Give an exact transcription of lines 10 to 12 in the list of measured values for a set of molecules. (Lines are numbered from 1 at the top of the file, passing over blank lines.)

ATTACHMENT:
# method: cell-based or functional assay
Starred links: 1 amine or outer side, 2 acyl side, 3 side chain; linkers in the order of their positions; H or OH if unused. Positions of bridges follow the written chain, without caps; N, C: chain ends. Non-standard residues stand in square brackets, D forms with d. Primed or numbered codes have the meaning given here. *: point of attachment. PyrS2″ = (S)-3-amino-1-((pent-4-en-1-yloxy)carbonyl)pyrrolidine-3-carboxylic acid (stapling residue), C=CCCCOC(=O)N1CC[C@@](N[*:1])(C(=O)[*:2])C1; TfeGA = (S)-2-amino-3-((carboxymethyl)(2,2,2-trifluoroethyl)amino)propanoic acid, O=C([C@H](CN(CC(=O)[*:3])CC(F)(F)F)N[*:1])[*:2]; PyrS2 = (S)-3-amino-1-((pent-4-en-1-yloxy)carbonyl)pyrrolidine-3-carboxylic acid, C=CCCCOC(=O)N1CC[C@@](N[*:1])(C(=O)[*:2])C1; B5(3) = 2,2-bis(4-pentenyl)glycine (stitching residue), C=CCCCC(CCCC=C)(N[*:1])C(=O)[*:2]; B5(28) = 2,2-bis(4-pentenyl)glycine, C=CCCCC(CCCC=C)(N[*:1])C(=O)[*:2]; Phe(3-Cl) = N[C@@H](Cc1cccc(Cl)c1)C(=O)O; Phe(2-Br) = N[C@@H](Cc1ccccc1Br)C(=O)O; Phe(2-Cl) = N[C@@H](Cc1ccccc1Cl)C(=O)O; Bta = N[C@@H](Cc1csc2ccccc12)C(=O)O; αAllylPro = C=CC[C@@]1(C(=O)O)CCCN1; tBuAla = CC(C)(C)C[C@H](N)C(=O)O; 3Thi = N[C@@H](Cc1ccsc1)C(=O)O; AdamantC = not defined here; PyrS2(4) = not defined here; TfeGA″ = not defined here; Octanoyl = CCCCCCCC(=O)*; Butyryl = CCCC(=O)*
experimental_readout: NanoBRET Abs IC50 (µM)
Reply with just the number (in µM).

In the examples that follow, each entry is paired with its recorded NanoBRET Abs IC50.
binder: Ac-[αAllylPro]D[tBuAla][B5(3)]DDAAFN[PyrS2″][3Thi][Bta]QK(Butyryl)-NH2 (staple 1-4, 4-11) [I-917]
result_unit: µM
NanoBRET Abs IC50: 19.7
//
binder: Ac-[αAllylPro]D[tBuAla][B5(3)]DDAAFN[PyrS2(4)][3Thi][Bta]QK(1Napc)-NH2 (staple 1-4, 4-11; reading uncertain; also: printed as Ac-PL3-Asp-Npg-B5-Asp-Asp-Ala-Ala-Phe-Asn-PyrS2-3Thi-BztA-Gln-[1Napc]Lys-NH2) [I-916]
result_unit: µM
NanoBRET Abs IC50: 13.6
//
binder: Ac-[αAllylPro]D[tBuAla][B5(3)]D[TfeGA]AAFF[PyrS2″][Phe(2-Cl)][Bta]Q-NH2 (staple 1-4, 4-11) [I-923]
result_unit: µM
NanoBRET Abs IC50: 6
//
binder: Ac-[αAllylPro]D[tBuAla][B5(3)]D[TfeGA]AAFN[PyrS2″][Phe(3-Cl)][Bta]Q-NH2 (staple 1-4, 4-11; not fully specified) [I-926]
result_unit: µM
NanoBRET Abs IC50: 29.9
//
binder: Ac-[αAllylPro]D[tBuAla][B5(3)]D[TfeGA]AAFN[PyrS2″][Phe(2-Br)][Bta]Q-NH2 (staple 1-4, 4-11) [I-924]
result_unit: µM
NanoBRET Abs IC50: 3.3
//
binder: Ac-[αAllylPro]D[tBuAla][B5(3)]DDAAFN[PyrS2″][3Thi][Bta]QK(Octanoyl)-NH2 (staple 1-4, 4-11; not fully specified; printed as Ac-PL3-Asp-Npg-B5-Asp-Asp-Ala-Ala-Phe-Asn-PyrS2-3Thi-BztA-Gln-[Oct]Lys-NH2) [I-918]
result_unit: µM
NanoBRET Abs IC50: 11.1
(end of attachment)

binder: Ac-[αAllylPro]D[tBuAla][B5(3)]DDAAFN[PyrS2(4)][3Thi][Bta]QK(1Napc)-NH2 (staple 1-4, 4-11; reading uncertain; also: printed as Ac-PL3-Asp-Npg-B5-Asp-Asp-Ala-Ala-Phe-Asn-PyrS2-3Thi-BztA-Gln-[1Napc]Lys-NH2) [I-916]
result_unit: µM
NanoBRET Abs IC50: 13.6